Western Blacklegged Tick

western blacklegged tick

Name of Tick: Western Blacklegged Tick

Danger Level: Extreme

Nicknames: No other names for this tick

Scientific Name of Tick: Ixodes pacificus

Habitat: The western United States and western Canada

Specific Habitat: Thick woodlands, in brush, and in grassy areas. They have a diverse range of habitat and can be found everywhere from dense forest to a freshly mowed backyard. The Western Blacklegged tick is commonly found in public parks. Anywhere with loose leaves or a sustained deer population is particularly at prone to being infested with the Western Blacklegged tick.

Tick Facts and Information: The Western Blacklegged tick has three life stages, larvae, nymph, and adult. Larvae hunt during the spring and summer and will attach to a host animal and feed for up to ten days before dropping off and transforming into nymphs. Nymphs can feed on a host for up to 11 days, after a blood meal they will drop off the victim and transform into adults, this process takes 30 days. Adult Western Blacklegged ticks prefer to hunt during the winter months, although they can be active year-round. A single adult female Western Blacklegged tick can lay up to 1300 eggs. Nymphs are extremely dangerous due to their tiny size; they can easily go unnoticed by a human being that they are attached to and feeding upon. The Western Blacklegged tick hunts by questing. A bite from the Western Blacklegged tick can cause debilitating disease and result in death.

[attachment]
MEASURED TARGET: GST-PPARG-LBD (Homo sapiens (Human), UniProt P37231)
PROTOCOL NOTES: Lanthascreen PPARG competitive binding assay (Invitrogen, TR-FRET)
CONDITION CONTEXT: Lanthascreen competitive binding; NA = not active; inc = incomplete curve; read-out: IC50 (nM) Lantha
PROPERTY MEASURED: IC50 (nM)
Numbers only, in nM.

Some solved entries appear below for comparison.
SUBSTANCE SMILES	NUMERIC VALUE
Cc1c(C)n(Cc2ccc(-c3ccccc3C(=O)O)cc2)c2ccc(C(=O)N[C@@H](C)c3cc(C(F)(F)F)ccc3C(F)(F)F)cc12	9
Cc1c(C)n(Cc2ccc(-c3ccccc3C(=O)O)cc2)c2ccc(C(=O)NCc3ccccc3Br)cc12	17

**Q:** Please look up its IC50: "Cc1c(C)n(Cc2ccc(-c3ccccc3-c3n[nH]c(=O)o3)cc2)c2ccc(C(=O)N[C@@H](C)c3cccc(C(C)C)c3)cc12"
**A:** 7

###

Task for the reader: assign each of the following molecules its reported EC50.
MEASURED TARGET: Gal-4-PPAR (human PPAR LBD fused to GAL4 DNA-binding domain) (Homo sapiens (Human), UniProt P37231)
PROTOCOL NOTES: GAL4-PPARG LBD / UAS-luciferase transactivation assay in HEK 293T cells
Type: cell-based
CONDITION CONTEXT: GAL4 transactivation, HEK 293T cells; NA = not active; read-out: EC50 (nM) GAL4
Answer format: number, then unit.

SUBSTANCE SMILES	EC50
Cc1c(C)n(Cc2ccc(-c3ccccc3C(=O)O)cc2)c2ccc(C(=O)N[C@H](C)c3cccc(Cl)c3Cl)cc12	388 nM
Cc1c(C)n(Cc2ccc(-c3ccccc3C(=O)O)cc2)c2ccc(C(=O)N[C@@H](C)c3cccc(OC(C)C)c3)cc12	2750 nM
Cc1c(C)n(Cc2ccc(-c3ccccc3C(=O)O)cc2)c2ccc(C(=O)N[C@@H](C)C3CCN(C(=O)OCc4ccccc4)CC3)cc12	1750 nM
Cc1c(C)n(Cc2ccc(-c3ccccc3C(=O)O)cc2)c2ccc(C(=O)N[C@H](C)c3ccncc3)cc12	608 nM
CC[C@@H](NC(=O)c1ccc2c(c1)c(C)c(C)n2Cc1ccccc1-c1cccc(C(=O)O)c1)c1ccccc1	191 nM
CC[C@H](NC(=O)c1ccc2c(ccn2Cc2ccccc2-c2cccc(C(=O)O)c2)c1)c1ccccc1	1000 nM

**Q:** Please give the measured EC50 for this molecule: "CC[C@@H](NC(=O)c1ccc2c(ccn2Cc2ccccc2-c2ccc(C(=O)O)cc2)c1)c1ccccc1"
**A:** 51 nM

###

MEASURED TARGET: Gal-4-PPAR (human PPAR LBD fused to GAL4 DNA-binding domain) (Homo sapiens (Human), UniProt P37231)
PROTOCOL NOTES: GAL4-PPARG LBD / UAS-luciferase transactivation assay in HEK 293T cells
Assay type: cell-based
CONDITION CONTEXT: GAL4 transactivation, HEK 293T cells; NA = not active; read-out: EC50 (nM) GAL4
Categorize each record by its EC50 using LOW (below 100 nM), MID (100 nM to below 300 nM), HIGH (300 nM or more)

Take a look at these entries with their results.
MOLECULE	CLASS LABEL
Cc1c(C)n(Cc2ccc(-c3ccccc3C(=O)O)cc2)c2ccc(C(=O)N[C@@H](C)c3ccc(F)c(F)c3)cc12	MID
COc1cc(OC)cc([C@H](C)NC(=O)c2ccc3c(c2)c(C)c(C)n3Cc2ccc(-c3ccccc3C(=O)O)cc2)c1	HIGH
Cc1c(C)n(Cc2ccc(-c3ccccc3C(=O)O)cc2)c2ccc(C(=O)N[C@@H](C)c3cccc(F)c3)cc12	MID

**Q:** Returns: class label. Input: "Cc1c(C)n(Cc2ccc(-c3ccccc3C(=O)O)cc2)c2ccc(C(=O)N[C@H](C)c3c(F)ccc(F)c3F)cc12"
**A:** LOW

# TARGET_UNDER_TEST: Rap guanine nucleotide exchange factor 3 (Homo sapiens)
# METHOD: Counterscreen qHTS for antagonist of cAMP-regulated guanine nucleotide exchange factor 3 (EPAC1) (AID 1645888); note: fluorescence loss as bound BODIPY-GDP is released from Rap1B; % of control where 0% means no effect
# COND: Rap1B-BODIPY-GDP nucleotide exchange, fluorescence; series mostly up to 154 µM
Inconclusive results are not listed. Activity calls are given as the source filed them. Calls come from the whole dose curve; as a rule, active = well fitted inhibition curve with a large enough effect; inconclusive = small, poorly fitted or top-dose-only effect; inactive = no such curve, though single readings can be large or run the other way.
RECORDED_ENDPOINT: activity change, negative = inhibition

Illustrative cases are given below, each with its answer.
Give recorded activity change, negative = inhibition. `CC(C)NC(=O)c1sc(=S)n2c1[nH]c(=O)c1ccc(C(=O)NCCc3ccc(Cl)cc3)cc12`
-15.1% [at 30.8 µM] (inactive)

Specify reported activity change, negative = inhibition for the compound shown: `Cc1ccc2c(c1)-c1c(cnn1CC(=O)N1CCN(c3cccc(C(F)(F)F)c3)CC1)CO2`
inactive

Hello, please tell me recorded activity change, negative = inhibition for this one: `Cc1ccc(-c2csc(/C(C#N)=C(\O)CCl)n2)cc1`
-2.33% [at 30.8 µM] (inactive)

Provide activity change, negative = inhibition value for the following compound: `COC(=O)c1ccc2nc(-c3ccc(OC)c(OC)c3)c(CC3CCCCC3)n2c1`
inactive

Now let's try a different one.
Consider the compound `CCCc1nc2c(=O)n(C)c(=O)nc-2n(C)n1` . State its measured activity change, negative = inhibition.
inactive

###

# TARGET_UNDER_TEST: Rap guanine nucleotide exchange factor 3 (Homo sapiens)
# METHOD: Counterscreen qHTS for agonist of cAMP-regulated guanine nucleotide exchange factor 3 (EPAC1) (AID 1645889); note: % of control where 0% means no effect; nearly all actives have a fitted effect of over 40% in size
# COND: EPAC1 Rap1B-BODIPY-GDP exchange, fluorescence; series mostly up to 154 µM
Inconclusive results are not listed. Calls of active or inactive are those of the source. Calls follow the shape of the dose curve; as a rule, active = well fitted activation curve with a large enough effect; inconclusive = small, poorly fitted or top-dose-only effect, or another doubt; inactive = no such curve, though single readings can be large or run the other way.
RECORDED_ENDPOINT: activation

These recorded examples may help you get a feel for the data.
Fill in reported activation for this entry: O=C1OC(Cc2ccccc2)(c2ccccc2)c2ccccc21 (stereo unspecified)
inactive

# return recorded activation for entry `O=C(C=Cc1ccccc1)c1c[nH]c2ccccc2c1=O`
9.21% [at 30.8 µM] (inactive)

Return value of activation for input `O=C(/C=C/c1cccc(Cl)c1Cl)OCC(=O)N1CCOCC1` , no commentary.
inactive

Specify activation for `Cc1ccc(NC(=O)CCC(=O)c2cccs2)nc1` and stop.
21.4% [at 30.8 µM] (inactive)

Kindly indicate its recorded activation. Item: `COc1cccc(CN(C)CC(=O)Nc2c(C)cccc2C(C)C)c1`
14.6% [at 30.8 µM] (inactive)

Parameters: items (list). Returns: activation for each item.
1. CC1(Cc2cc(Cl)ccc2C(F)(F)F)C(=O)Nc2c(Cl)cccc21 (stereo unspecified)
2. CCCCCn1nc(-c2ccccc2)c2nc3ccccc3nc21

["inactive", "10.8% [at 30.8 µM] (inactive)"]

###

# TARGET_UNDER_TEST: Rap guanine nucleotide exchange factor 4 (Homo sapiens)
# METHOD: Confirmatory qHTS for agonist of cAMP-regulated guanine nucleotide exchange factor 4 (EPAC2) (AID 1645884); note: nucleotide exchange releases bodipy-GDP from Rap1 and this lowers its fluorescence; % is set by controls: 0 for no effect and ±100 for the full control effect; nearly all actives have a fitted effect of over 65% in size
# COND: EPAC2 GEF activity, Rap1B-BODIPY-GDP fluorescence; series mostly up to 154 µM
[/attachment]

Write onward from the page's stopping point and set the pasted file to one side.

Tick Color and Appearance: Adult males have a brownish black color and are oval shaped, adult females are burnt orange with a black back plate.

Size and Number of Legs: The average adult Western Blacklegged tick is 1/16 of an inch, size will vary greatly during the tick’s life cycle. Larvae have 6 legs, nymphs and adults have 8 legs.

Diseases Transmitted: Lyme disease, Anaplasmosis

Control Solution: Tick Proof Repellent

Full Scientific Classification: Kingdom: Animalia, Phylum: Arthropoda, Subphylum: Chelicerata, Class: Arachnida, Order: Ixodida, Family: Ixodidae, Genus: Ixodes, Species: I. pacificus